Friday, September 12, 1980

David Bowie Scary Monsters album released

Scary Monsters

David Bowie

Released: September 12, 1980

Peak: 12 US, 12 UK, 9 CN, 15 AU

Sales (in millions): -- US, 0.3 UK, 4.5 world (includes US and UK)

Genre: classic rock


Song Title (Writers) [time] (date of single release, chart peaks) Click for codes to singles charts.

  1. It’s No Game, Pt. 1 [4:20]
  2. Up the Hill Backwards [3:15] (3/28/81, 39 CL, 13 CO, 32 UK)
  3. Scary Monsters (And Super Creeps) [5:12] (1/2/81, 34 CL, 9 CO, 20 UK)
  4. Ashes to Ashes [4:25] (8/1/80, 79 CB, 4 CL, 2 CO, 1 UK, 3 AU)
  5. Fashion [4:49] (10/24/80, 70 US, 79 CB, 79 HR, 12 CL, 5 CO, 5 UK, 27 AU)
  6. Teenage Wildlife [6:56]
  7. Scream Like a Baby [3:35]
  8. Kingdome Come (Verlaine) [3:45]
  9. Because You’re Young [4:54]
  10. It’s No Game, Pt. 2 [4:22]

Songs written by David Bowie unless indicated otherwise.

The Players:

  • David Bowie (vocals, multiple instruments)
  • Tony Visconti (producer, guitar, backing vocals)
  • Carlos Alomar, Robert Fripp (guitar)
  • George Murray (bass)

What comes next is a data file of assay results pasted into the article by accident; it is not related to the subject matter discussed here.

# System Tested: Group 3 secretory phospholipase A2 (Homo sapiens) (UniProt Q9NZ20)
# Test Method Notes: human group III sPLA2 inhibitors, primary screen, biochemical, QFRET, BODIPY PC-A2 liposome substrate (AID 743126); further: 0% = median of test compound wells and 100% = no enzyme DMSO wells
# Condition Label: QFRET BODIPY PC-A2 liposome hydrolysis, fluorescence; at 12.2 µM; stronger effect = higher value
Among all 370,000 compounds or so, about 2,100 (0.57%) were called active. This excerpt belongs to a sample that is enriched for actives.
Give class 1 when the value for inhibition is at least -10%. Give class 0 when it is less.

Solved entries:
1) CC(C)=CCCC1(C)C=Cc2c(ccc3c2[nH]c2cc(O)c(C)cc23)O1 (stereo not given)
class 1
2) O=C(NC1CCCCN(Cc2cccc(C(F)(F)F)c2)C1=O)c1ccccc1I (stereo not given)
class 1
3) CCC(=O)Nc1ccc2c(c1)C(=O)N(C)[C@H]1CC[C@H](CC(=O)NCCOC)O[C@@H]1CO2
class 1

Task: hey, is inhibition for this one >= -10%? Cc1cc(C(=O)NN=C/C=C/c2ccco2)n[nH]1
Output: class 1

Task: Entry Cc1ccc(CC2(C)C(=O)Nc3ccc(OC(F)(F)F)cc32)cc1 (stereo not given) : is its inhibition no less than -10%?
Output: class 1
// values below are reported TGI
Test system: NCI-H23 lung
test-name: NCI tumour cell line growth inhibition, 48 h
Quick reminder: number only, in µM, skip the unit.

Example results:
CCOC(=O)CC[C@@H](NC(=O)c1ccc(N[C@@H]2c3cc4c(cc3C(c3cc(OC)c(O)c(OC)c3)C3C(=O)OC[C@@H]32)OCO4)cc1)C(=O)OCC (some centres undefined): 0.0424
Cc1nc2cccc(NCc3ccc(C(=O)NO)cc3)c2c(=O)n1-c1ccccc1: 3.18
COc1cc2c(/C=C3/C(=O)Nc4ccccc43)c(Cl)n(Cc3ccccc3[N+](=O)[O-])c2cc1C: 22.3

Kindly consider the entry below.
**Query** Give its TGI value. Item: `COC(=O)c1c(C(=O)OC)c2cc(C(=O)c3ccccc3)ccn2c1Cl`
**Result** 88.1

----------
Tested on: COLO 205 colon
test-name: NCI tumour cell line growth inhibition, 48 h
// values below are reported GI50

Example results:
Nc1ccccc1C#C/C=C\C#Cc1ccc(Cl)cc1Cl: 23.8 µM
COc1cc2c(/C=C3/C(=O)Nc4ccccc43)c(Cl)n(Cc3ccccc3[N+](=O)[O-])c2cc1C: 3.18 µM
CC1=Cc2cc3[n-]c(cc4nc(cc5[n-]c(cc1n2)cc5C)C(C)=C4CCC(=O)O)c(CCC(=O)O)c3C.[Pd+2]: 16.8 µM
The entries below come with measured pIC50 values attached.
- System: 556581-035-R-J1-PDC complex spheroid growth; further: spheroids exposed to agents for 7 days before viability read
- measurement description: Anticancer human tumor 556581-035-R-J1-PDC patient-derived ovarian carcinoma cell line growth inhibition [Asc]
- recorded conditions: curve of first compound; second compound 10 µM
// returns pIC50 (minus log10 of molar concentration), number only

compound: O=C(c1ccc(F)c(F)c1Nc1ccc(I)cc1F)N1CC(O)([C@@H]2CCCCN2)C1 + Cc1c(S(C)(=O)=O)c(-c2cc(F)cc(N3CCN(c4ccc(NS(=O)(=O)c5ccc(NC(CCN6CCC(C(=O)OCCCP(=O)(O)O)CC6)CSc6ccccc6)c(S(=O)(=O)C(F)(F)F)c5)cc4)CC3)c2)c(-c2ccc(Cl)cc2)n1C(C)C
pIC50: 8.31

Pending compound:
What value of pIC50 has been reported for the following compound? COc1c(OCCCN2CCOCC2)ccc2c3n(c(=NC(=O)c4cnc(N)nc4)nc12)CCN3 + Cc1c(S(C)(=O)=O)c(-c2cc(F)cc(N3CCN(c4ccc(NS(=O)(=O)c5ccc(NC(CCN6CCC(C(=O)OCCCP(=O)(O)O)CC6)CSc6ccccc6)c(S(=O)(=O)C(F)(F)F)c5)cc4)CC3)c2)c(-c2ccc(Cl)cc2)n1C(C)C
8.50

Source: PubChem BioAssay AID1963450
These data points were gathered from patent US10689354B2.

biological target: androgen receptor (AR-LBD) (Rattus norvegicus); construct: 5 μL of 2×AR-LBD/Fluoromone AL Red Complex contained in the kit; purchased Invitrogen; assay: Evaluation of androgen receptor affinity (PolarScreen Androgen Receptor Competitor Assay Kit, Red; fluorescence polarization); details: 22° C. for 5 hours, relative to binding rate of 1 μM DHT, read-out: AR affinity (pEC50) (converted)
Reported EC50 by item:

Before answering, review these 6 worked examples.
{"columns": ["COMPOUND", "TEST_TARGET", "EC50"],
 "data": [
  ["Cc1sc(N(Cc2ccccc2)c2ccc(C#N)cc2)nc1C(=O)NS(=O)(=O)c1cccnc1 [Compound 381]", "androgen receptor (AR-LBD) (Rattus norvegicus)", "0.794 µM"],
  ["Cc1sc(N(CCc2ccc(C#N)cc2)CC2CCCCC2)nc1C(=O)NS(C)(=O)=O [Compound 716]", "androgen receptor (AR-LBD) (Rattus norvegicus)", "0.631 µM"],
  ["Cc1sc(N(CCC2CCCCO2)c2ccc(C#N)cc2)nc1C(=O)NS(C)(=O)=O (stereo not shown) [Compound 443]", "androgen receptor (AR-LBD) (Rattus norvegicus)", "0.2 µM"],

• Dennis Davis (drums)
  • Chuck Hammer (guitar synthesizer)
  • Roy Bittan (piano)
  • Andy Clark (synthesizer)
  • Pete Townshend (guitar on “Because You’re Young”)
  • Lynn Maitland, Chris Porter (backing vocals)

Total Running Time: 45:37


4.081 out of 5.00 (average of 26 ratings)

Awards: (Click on award to learn more).

About the Album:

After David Bowie’s artistic, but less commercially-driven Berlin Trilogy (1977’s Low and Heroes and 1979’s Lodger), he “returned to relatively conventional rock & roll with Scary Monsters, an album that effectively acts as an encapsulation of all his ‘70s experiments.” AMG

Despite the conscious move toward creating more accessible music, Bowie employed many of the same musicians he’d worked with over the last few years. That included his core group of guitarist Carlos Alomar, bassist George Murray, and drummer Dennis Davis who’d been with him since 1976’s Station to Station. Collaborator Brian Eno, who’d had a heavy influence on the ambient sound of the Berlin Trilogy, was out, but Bowie brought back Robert Fripp, the King Crimson guitarist who’d worked on Heroes. Pianist Roy Bittan, who’d played on Station to Station came back into the fold since he was recording Bruce Springsteen’s The River at the same time in the same studio.